For Liverpool, with the burden of 27 years and counting, it is always different. Jamie Carragher explained that after the title near miss of 2009, a couple of defeats in the opening matches of the following season were enough to plunge the dressing room into despair. The club now lives and breathes, like no other, for the league title.
Players and managers are handsomely rewarded for their efforts, but they are also human beings. With the title a promised land forever out of reach, an air of disappointment – of missed opportunity – always hangs over Anfield. As another chance has slipped by this year, frowns and despondency have replaced confident smiles – on the pitch and in the dug-out.
At a time when Klopp’s famed motivational powers might have been expected to arrest the slump, instead he has looked despondent. The Reds in turn have looked more lacklustre than ever. Some will prefer to pin this one on the players, but surely it is one of a manager’s prime responsibilities to have his men come out fighting.
Jürgen had his players bouncing out of the dressing room home and away for the opening five months of the campaign. It was a joy to behold, but something has gone seriously wrong since.
His job now is to bolster his own belief, build confidence and return that missing vibe to the dressing room. At every club it is the same. The manager is judged by the performance and results of his team.
With 12 games to go, it’s quite simple. Qualifying for the Champions League can still allow us to conclude on a successful season. Missing out will equal failure. Klopp knows and accepts that as much as anyone.
Pics: David Rawcliffe-Propaganda Photo
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Well put and echoes the concerns of many supporters the bravado and brio evident in the first half of the season has only been seen sporadically since the Bournemouth debacle.
Quite frankly it’s not good enough and if the decline is not arrested now we will fail to get into the top four with all the ramifications around recruitment and income.
Mistakes have been made in selection ( e.g. persisting with the ponderous Can ) tactics and squad depth
I still hope that Klopp is the man to do it but don’t have the faith of 12 months and suspect I share this with many others.
I don’t want to be disloyal but I am beginning to have doubts about his ability to keep the motivation and tactics right over a whole season of Premier League, never mind the cups we have meekly surrendered. Your point his rant about the Xmas programme and the weakness at Sunderland is well made.
I hate to sound like a boring old fart but I do worry about the readiness to make off the cuff comments, even more so when the players do it. How many times have they been quoted as saying “We will learn from this defeat/disappointment etc” and then fail to put their money where their mouth is in the next match.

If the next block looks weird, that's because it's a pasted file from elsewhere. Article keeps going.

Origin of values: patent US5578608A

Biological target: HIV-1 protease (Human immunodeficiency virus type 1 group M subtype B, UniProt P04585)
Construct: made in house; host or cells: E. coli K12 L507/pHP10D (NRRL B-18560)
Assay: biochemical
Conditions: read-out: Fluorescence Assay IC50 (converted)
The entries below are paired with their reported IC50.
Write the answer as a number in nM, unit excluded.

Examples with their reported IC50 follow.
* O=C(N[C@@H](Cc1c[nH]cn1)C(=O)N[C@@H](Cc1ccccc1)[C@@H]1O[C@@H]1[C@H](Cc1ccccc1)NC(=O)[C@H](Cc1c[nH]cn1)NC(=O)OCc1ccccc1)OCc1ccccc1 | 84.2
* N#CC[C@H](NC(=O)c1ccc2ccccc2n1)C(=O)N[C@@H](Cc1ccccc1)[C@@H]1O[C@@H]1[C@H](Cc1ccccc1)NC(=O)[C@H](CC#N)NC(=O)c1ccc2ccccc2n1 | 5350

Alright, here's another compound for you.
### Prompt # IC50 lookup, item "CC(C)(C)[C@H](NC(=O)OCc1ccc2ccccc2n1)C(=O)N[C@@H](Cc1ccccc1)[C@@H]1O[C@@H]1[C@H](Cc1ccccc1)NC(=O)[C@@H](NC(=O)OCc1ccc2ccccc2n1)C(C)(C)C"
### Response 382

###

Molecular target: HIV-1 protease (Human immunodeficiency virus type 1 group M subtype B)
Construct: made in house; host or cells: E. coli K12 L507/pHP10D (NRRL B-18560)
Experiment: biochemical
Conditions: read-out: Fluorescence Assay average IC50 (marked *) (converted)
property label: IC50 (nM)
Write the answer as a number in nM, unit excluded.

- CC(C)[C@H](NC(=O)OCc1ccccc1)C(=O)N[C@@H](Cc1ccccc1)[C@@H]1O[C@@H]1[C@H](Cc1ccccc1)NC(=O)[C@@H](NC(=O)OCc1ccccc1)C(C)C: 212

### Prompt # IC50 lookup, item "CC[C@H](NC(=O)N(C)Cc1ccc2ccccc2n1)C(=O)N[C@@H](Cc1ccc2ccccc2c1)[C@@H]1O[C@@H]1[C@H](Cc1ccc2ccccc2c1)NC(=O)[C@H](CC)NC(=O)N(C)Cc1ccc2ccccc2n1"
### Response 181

Lets learn from the only serial winner the club has had and remember his saying “We do our talking on the pitch”
Good article Mike. And for me I take from your piece this –
“At every club it is the same. The manager is judged by the performance and results of his team.”
And I think the poor performance at Leicester has forced us fans to reluctantly take an inventory of past tactical mistakes beginning with the Two-cup defeats, as well as the baffling lack of signings.
However, We remain faithful, We remain in position to challenge for *top four* and there remains plenty of the season still to go. Up The Reds
I think it’s just a mixture of all the points being raised. I’ll bang on about my favourite point which is Liverpool need a decent centre half pairing or they’ll achieve nothing, but I fully believe it.
When I played football we often had weak managers but hung over or tired I was the same in every game – crap – but apart from that I came out fighting. I wound up the opposition and I took pride that no one would beat me in a challenge or they’d be getting kicked. Point being, regardless of what Klopp has or hasn’t said I didn’t need to be told to give my all. Have our players in those slow starts you mention? No.
I’m happy to blame the character of the players. Are those players mentally tough? Did they cope well with the set backs? No. You only have to look at them. They’re all fragile. Yeah, it’s great when we’re winning but they have no metal.
Klopp has made mistakes – no doubt about that. Some decisions have been baffling which is fine if they pay off but when they don’t it’s natural to be left wondering what he was thinking.
In some ways though, I can understand his January decision. I know the term quick fix gets bandied about, and I don’t believe there was absolutely no player who could have improved us but I have the hope that it’s all down to wanting a brighter future. We need to start targeting players properly. I’d sacrifice this season if it genuinely meant we’re going to challenge long term. I’m sick of us buying crap players.
So, personally, I think it’s right to blame the players. Some in key positions are not good enough to challenge for a title. They’re probably at the level to achieve 6th place. Most don’t have enough fight in them. That obviously comes down to recruitment as much as anything but I’d have a better attitude than them. Klopp is learning and I trust him to keep doing so. He’ll now need to realise the effects of not having a break in winter. I trust he’ll want a far bigger and better squad. We just need to buy ready made first team players now. None of this potential shite. He did get them over achieving on their ability level for a while but it can’t last indefinitely. It’s only fair to agree we’ve had injury issues too but again, that’s down to the squad not being good enough.
One question I’m not sure on is why he can get his first 11 over achieving but his bench players are all under achieving.